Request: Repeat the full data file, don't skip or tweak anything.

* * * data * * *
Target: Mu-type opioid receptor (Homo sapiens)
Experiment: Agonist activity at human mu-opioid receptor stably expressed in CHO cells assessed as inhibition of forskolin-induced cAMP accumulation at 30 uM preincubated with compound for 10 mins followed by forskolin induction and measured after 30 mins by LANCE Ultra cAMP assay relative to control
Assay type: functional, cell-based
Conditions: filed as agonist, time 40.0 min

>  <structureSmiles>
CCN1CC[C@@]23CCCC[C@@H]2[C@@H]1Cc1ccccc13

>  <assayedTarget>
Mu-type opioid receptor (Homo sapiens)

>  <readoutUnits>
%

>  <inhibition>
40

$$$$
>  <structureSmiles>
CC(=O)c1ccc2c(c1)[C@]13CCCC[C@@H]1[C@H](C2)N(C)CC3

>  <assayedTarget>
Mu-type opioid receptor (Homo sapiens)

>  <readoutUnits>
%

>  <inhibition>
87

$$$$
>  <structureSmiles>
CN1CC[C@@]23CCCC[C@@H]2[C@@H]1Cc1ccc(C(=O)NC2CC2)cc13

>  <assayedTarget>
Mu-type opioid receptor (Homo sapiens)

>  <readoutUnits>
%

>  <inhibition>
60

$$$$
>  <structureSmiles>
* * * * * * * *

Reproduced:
Target: Mu-type opioid receptor (Homo sapiens)
Experiment: Agonist activity at human mu-opioid receptor stably expressed in CHO cells assessed as inhibition of forskolin-induced cAMP accumulation at 30 uM preincubated with compound for 10 mins followed by forskolin induction and measured after 30 mins by LANCE Ultra cAMP assay relative to control
Assay type: functional, cell-based
Conditions: filed as agonist, time 40.0 min

>  <structureSmiles>
CCN1CC[C@@]23CCCC[C@@H]2[C@@H]1Cc1ccccc13

>  <assayedTarget>
Mu-type opioid receptor (Homo sapiens)

>  <readoutUnits>
%

>  <inhibition>
40

$$$$
>  <structureSmiles>
CC(=O)c1ccc2c(c1)[C@]13CCCC[C@@H]1[C@H](C2)N(C)CC3

>  <assayedTarget>
Mu-type opioid receptor (Homo sapiens)

>  <readoutUnits>
%

>  <inhibition>
87

$$$$
>  <structureSmiles>
CN1CC[C@@]23CCCC[C@@H]2[C@@H]1Cc1ccc(C(=O)NC2CC2)cc13

>  <assayedTarget>
Mu-type opioid receptor (Homo sapiens)

>  <readoutUnits>
%

>  <inhibition>
60

$$$$
>  <structureSmiles>